An X for eXtra?

I switched to Android in the first half of 2018 by buying a Xiaomi Redmi Note 5, it was a great discovery, this device is probably the best in its price range. With my positive experience and the many positive feedback on my blog, I thought I would repeat the experience with another device in the same range. This time I chose the Honor 8X because it is positioned in the same introductory price zone and has many similar features to the Xiaomi. Honor is already a well established brand in Europe, just look at the huge amount of positive reviews on Amazon to realize that the Honor brand has already made many happy with previous models. So what is this new Honor 8X worth? Will it replace my Xiaomi Redmi Note 5? Let’s take a closer look!

I am busy testing the phone but my tests are done over several weeks, so I will fill out this article as I go along.

Official website: HiHonor.com

Feel free to ask your questions in the comments section for the benefit of everyone.

 

Price Honor 8X

I bought my Honor 8x on Amazon France, it arrived 2 days after ordering it, once again impeccable service from Amazon!

Honor 8x on Amazon.com
Honor 8x on Amazon.co.uk

 

Unlike my Xiaomi bought in China, I preferred to buy my Honor 8X in Europe because the price difference with China was not significant and with Amazon I was sure to receive the phone very quickly. The prices are the same in France and Belgium, VAT sometimes varies the price but there are no big differences.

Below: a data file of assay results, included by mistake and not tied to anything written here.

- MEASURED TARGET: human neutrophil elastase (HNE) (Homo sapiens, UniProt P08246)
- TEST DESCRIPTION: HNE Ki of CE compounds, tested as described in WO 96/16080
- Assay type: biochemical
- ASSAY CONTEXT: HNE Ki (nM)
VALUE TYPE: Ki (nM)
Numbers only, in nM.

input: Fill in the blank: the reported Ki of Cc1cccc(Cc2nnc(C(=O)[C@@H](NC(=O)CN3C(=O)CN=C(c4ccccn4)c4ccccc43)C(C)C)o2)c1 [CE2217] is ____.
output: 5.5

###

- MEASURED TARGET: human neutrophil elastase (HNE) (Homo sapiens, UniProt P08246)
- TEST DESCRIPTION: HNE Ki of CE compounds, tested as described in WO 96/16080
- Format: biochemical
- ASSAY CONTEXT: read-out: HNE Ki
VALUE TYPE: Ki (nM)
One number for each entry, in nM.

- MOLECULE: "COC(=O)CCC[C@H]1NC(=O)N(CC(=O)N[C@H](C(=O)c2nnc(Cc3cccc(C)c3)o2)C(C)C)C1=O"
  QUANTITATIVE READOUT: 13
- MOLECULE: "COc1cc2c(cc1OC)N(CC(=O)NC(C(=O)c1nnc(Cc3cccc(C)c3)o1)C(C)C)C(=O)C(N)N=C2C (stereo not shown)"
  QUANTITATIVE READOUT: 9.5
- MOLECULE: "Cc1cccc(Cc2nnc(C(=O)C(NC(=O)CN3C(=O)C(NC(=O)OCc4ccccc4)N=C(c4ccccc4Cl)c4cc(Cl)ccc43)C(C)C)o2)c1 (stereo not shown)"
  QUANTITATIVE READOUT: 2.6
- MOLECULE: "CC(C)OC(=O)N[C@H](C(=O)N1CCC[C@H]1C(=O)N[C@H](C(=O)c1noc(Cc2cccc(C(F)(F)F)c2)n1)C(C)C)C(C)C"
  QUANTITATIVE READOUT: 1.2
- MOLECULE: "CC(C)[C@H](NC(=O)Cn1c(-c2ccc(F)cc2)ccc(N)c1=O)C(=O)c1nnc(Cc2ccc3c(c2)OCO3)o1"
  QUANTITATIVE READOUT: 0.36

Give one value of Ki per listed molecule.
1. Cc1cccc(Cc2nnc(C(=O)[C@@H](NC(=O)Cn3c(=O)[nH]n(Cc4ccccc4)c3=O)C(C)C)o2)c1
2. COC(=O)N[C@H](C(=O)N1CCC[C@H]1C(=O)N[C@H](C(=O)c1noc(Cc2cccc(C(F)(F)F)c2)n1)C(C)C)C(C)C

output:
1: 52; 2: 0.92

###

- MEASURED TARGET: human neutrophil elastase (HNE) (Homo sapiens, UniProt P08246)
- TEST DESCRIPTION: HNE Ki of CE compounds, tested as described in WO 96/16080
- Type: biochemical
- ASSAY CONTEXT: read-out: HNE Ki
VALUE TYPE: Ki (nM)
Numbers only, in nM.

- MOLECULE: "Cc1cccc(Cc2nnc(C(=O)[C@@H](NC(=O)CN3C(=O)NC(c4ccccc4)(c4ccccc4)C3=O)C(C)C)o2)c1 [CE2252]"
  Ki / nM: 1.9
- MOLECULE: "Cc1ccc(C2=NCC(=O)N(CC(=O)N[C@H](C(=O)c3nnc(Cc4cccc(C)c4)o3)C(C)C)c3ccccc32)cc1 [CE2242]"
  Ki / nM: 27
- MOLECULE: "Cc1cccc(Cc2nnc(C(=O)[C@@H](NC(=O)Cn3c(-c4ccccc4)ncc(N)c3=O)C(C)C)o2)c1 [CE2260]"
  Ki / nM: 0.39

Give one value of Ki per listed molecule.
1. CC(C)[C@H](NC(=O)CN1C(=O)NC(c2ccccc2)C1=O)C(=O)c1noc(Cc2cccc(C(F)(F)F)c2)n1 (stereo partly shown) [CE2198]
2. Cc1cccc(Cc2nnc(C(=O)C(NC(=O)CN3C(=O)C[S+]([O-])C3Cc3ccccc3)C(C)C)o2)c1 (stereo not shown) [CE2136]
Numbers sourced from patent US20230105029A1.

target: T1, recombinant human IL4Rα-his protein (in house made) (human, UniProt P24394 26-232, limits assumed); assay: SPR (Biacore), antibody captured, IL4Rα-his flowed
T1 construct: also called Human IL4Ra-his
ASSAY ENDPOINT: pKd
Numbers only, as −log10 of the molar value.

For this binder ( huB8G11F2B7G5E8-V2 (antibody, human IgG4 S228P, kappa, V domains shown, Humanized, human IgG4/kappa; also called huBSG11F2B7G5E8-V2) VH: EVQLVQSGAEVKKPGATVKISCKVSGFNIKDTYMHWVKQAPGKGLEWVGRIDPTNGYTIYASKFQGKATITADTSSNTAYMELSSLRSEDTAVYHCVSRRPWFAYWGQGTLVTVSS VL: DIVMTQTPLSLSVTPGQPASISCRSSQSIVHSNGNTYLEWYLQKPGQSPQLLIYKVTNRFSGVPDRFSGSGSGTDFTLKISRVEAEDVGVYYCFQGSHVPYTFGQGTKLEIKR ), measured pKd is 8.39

Prices coming from other currencies may be slightly different because conversion is only done once a day.
203.84 USD - Huawei Honor 8X Global Version 6.5 inch 4GB RAM 64 (Banggood - CN)
209.95 USD - Huawei Honor 8X LTE Mobile Phone Global Rom Option (Aliexpress - CN)
209.99 USD - Original Huawei Honor 8X Smartphone 1080P 6.5 inch (Aliexpress - CN)
209.99 USD - Ship from ES Huawei Honor 8X LTE Mobile Phone Glob (Aliexpress - CN)
212.7 USD - Huawei Honor 8X 20MP Dual Rear Camera 6.5 inch 4GB (Banggood - CN)
216.95 USD - Huawei Honor 8X (64GB + 4GB RAM) 6.5" HD 4G LTE GS (Amazon.com - USA)
218.38 USD - Huawei Honor 8X 64GB + 4GB RAM JSN-L23 6.5" HD LTE (eBay US - USA)
218.95 USD - Huawei Honor 8X 6.5 INCH JSN-L23 64GB (FACTORY UNL (eBay US - USA)
218.95 USD - Huawei Honor 8X 6.5 INCH JSN-L23 64GB (FACTORY UNL (eBay US - USA)
221.56 USD - Huawei Honor 8X Global ROM 6.5 inch 4GB RAM 128GB (Banggood - CN)
229.98 USD - "Huawei Honor 8X Global Version 6.5 inch "" 4G Sma (Shop.com - USA)
239.99 USD - Huawei Honor 8X Global Version 6.5 inch " 4G Smart (Light In The Box (en) - CN)
239.99 USD - HUAWEI Honor 8X 4G Phablet 4GB RAM 64GB ROM Global (GearBest - CN)
239.99 USD - HUAWEI Honor 8X 4G Phablet 4GB RAM 64GB ROM Global (GearBest - CN)
239.99 USD - HUAWEI Honor 8X 4G Phablet 4GB RAM 64GB ROM Global (GearBest - CN)
259.99 USD - HUAWEI Honor 8X 6.5 Inch FHD+ Full Screen 4G LTE (Geekbuying.com - CN)
269.99 USD - HUAWEI Honor 8X 6.5 Inch FHD+ Full Screen 4G LTE (Geekbuying.com - CN)
269.99 USD - HUAWEI Honor 8X 6.5 Inch FHD+ Full Screen 4G LTE (Geekbuying.com - CN)
279.99 USD - Huawei Honor 8X 64GB 4GB RAM 6.5" HD 4G LTE GSM (F (Newegg - USA)
279.99 USD - Huawei Honor 8X 64GB 4GB RAM 6.5" HD 4G LTE GSM (F (Newegg - USA)
284.99 USD - Huawei Honor 8X Global Firmware 6.5 inch 4GB RAM 6 (Newegg - USA)
294.99 USD - Honor 8X 4GB 128GB Dual SIM Android Factory Unlock (Amazon.com - USA)